What once was South Beach's iconic roadway and a favorite for car enthusiasts looking to show off their wheels has unfortunately become a hotbed of controversy, causing friction between locals, tourists, and city officials. For a long while, Ocean Drive was open to traffic in both directions. Then, in the early days of the pandemic lockdown, there came an idyllic period when it was closed to auto traffic and only accessible to pedestrians, who could stroll freely down the boulevard as if it were an all-day street fair. Now Ocean Drive has a hybrid configuration of a single southbound lane for cars, plus a bike lane. As it currently stands, the drag is congested, tense, and nigh impossible to traverse, and you're better off choosing any other road if you're actually aiming to get anywhere.

Miami's urbanites want to experience the subtropical charm of a beachside city with golden sun, glistening sand, and plenty of food options near the sea — i.e., not South Beach. Luckily, there's a tranquil gem nestled along Biscayne Bay, far removed from the headache of barrier island traffic. The Village of Key Biscayne, one of Miami's prettiest suburbs, has everything a burnt-out city dweller dreams of. Access to Bill Baggs Historic State Park makes for a relaxing stint on sand and surf, with sufficient proximity to the offshore enclave of Stiltsville for ambitious kayakers. History lovers can tour the historic Cape Florida Lighthouse, a vestige of settler-era Miami and the inspiration for one of our town's iconic craft beers, Tank Brewing's El Farito. After a day by the water, stroll down to No Name Harbor for a bite at Boater's Grill and/or a cocktail at the Cleat MIA. Simply put, Key Biscayne has everything an escapist might need, plus a spectacular view of their hometown — from a safe distance.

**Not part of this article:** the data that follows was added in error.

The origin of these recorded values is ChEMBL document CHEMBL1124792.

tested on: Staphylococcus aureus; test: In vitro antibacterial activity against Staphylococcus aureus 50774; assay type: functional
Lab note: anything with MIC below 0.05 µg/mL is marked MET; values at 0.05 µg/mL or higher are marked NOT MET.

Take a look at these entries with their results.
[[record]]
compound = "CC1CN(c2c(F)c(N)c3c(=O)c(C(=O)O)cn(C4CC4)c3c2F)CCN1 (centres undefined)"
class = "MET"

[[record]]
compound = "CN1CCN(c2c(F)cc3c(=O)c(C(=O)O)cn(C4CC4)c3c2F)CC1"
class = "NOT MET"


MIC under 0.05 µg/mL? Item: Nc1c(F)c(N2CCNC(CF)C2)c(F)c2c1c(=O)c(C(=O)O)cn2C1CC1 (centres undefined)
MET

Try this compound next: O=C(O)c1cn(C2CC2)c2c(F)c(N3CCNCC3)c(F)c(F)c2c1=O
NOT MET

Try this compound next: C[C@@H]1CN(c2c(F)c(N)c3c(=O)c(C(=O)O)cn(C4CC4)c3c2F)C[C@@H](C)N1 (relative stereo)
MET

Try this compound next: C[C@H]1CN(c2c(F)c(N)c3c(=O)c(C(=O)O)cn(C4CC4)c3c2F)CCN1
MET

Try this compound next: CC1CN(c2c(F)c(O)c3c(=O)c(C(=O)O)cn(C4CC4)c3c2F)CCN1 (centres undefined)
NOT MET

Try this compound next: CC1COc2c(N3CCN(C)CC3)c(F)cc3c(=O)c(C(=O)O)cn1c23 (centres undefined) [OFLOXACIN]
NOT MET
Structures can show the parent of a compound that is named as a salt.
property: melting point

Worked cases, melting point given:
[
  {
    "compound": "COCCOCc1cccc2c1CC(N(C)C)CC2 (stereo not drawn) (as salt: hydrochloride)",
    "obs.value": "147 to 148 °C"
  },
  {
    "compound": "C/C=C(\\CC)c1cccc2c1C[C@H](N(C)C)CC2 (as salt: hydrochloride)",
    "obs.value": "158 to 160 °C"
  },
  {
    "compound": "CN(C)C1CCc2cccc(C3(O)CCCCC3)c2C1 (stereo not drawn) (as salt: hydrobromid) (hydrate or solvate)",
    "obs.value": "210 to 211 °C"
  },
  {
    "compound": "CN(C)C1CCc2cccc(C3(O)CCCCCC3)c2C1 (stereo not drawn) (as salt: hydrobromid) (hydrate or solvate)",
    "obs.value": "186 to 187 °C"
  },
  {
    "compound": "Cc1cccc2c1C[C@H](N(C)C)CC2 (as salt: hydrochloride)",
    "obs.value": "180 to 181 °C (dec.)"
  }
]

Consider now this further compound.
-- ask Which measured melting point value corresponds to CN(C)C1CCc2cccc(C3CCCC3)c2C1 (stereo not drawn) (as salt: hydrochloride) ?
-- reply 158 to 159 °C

Haulover Beach Park
Photo by osseous / Flickr

If you're high right now, go outside and interact with nature. Want to kick it up? Head to Haulover Park, where you'll encounter 177 acres of parkland bordered to the east by 1.4 miles of beach and, beyond that, 41 million square miles of ocean. That's something to get lost in, even without your temporarily elevated special effects. A stroll on the aforementioned beach practically guarantees an encounter with local canines availing themselves of Haulover's quarter-mile of dedicated no-leash-required dog beach. If dogs aren't your thing, there's a skate park. You can rent a bike (standard or electric), or buy yourself a $5 kite at in-park concession Skyward Kites and go fly it. Oh, and if you're the clothing-optional sort, well, just walk toward the north end of the beach — Haulover's got you (un)covered there too. The park is open from sunrise to sunset.

Best Of Miami®

Best Of Miami®